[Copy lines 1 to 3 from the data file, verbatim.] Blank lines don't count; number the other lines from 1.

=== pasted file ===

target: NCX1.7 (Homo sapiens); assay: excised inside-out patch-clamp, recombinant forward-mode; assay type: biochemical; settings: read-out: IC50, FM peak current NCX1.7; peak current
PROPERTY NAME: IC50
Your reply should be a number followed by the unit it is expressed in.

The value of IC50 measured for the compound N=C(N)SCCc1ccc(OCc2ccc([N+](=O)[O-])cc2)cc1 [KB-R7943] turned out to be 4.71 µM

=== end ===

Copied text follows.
target: NCX1.7 (Homo sapiens); assay: excised inside-out patch-clamp, recombinant forward-mode; assay type: biochemical; settings: read-out: IC50, FM peak current NCX1.7; peak current
PROPERTY NAME: IC50
Your reply should be a number followed by the unit it is expressed in.